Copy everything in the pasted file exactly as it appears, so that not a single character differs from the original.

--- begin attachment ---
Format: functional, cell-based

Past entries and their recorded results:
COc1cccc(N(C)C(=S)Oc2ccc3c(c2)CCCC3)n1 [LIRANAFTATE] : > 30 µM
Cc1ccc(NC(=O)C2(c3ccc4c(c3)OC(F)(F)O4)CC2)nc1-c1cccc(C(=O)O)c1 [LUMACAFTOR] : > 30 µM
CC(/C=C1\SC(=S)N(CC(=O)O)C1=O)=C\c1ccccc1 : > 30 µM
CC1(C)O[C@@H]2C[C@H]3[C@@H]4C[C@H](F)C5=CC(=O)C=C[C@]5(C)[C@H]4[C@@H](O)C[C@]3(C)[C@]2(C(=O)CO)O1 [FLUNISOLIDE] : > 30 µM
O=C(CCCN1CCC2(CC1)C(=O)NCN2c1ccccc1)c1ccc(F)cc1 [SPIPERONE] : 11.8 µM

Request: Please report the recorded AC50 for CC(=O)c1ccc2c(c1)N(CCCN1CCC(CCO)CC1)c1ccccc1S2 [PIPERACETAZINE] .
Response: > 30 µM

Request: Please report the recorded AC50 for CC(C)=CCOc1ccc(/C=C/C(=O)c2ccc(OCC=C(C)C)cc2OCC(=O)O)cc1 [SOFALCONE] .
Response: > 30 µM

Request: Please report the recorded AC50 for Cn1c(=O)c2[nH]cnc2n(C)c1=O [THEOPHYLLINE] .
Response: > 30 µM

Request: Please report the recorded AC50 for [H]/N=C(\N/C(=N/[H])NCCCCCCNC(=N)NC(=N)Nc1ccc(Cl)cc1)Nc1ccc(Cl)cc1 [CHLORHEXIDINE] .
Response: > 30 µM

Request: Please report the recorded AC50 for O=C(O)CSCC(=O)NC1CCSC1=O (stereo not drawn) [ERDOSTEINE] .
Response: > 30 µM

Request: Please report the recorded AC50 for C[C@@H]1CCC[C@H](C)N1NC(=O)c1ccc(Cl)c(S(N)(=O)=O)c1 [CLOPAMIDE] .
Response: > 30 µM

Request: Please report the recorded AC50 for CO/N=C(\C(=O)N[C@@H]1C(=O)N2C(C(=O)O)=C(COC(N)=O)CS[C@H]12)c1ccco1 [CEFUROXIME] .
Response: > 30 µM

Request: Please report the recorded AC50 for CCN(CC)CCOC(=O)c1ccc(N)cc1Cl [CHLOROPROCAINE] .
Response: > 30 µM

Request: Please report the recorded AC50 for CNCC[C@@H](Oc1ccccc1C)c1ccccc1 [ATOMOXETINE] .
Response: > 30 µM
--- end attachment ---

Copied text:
Format: functional, cell-based

Past entries and their recorded results:
COc1cccc(N(C)C(=S)Oc2ccc3c(c2)CCCC3)n1 [LIRANAFTATE] : > 30 µM
Cc1ccc(NC(=O)C2(c3ccc4c(c3)OC(F)(F)O4)CC2)nc1-c1cccc(C(=O)O)c1 [LUMACAFTOR] : > 30 µM
CC(/C=C1\SC(=S)N(CC(=O)O)C1=O)=C\c1ccccc1 : > 30 µM
CC1(C)O[C@@H]2C[C@H]3[C@@H]4C[C@H](F)C5=CC(=O)C=C[C@]5(C)[C@H]4[C@@H](O)C[C@]3(C)[C@]2(C(=O)CO)O1 [FLUNISOLIDE] : > 30 µM
O=C(CCCN1CCC2(CC1)C(=O)NCN2c1ccccc1)c1ccc(F)cc1 [SPIPERONE] : 11.8 µM

Request: Please report the recorded AC50 for CC(=O)c1ccc2c(c1)N(CCCN1CCC(CCO)CC1)c1ccccc1S2 [PIPERACETAZINE] .
Response: > 30 µM

Request: Please report the recorded AC50 for CC(C)=CCOc1ccc(/C=C/C(=O)c2ccc(OCC=C(C)C)cc2OCC(=O)O)cc1 [SOFALCONE] .
Response: > 30 µM

Request: Please report the recorded AC50 for Cn1c(=O)c2[nH]cnc2n(C)c1=O [THEOPHYLLINE] .
Response: > 30 µM

Request: Please report the recorded AC50 for [H]/N=C(\N/C(=N/[H])NCCCCCCNC(=N)NC(=N)Nc1ccc(Cl)cc1)Nc1ccc(Cl)cc1 [CHLORHEXIDINE] .
Response: > 30 µM

Request: Please report the recorded AC50 for O=C(O)CSCC(=O)NC1CCSC1=O (stereo not drawn) [ERDOSTEINE] .
Response: > 30 µM

Request: Please report the recorded AC50 for C[C@@H]1CCC[C@H](C)N1NC(=O)c1ccc(Cl)c(S(N)(=O)=O)c1 [CLOPAMIDE] .
Response: > 30 µM

Request: Please report the recorded AC50 for CO/N=C(\C(=O)N[C@@H]1C(=O)N2C(C(=O)O)=C(COC(N)=O)CS[C@H]12)c1ccco1 [CEFUROXIME] .
Response: > 30 µM

Request: Please report the recorded AC50 for CCN(CC)CCOC(=O)c1ccc(N)cc1Cl [CHLOROPROCAINE] .
Response: > 30 µM

Request: Please report the recorded AC50 for CNCC[C@@H](Oc1ccccc1C)c1ccccc1 [ATOMOXETINE] .
Response: > 30 µM